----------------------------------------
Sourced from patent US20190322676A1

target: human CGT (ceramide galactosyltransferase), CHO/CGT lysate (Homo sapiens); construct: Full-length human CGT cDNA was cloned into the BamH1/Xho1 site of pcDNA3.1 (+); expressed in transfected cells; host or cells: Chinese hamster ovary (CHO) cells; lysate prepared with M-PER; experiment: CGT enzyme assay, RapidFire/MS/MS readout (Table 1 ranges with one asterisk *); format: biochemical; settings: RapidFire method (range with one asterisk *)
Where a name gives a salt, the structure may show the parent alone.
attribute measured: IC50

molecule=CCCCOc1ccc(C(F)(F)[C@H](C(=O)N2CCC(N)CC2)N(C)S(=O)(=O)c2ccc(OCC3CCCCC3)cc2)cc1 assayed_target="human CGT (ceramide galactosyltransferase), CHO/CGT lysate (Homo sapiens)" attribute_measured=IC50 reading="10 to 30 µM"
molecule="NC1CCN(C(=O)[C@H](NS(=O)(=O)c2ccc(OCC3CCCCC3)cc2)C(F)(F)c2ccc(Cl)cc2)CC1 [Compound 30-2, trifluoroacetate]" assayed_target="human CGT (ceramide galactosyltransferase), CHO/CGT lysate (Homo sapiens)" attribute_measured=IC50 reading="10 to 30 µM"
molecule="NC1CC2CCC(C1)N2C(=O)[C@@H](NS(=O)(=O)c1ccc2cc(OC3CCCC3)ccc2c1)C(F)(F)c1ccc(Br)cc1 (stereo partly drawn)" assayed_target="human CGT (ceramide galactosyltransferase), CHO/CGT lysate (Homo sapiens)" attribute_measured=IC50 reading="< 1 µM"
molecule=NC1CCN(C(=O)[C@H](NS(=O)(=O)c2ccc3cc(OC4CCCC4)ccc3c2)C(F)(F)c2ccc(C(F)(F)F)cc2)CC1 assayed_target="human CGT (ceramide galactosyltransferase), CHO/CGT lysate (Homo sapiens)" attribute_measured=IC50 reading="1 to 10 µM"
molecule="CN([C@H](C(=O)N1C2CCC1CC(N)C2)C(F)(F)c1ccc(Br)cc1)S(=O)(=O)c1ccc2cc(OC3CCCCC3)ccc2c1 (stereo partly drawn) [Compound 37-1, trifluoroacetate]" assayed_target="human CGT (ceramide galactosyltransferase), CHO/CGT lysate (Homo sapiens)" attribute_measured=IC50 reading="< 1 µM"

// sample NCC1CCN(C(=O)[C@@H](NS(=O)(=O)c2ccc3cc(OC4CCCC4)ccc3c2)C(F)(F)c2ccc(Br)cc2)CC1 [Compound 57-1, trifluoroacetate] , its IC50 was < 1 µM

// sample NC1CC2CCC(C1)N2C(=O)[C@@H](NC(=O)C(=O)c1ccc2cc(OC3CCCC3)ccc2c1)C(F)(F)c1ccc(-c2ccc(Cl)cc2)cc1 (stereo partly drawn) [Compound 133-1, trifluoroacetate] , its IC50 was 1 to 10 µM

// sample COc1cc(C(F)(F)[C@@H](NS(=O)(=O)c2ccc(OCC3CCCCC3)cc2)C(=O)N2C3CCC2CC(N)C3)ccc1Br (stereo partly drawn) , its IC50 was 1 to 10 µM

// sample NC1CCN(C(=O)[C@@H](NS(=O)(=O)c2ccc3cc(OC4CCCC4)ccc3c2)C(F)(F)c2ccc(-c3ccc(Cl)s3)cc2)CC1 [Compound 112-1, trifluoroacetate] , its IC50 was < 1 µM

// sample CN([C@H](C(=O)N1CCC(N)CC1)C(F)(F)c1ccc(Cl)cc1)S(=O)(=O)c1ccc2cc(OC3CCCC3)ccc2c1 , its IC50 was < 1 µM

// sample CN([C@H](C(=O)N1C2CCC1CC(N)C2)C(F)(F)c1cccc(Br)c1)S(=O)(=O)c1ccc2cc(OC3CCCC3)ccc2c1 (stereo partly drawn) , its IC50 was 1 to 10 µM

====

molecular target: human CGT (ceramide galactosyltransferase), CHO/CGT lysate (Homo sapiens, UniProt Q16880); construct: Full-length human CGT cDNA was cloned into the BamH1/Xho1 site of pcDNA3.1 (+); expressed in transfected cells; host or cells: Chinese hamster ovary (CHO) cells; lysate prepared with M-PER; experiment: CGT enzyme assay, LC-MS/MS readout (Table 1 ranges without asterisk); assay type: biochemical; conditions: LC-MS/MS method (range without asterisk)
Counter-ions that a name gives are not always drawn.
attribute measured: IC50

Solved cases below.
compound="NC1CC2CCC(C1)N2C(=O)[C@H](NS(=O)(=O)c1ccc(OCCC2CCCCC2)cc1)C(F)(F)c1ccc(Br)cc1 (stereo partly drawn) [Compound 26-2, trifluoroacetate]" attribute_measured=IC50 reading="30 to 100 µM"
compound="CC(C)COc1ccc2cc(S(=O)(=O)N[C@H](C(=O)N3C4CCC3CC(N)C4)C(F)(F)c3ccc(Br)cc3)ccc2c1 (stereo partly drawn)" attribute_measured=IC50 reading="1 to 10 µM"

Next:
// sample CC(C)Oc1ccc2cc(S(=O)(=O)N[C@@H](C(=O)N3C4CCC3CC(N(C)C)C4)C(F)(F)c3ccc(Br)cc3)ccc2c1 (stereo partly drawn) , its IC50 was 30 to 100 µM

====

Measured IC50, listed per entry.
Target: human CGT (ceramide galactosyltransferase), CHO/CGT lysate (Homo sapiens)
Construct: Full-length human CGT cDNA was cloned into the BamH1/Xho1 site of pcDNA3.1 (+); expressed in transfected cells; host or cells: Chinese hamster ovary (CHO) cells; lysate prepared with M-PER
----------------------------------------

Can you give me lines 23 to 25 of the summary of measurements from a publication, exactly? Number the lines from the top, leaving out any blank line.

Next:
// sample CC(C)Oc1ccc2cc(S(=O)(=O)N[C@@H](C(=O)N3C4CCC3CC(N(C)C)C4)C(F)(F)c3ccc(Br)cc3)ccc2c1 (stereo partly drawn) , its IC50 was 30 to 100 µM

====